Any business owner whose property includes a road, driveway, or parking area, will have to repair those surfaces at some point. The question is whether to charge the costs to ‘repairs’ or to ‘capital improvements’ in the accounts.
This decision has significant tax consequences, as the cost of repairs will qualify for a tax deduction, but capital improvements will not. Capital expenditure on improvements or renewals doesn’t get a tax deduction until the property is sold. Capital allowances can’t be claimed for the cost of laying roads or the structure of buildings, except in rare cases where the facility is used for research and development.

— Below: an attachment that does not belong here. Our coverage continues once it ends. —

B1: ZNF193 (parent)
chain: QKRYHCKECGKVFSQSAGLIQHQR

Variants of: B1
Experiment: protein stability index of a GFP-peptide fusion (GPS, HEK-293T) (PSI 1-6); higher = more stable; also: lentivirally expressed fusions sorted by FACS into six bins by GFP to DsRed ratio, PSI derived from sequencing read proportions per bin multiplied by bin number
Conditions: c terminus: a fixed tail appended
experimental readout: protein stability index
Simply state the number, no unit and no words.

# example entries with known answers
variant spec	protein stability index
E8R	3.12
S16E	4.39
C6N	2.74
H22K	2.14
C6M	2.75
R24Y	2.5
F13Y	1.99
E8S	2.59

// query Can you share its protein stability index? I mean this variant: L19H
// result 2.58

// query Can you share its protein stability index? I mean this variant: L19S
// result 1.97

Tax Inspectors frequently challenge the cost of repairs in business accounts, particularly where the sum expended in one year is large. The Inspector may argue that where a road is resurfaced, the work should be treated as a renewal (capital) and not a repair. However, following a number of tax cases on this issue HMRC has changed its official guidance to its Tax Inspectors. The new guidance states that where a road has been resurfaced, that amounts to a repair and not a renewal or a replacement, so the cost is tax allowable.
There are still many grey areas which can be argued to be one side of the capital/repairs line or the other.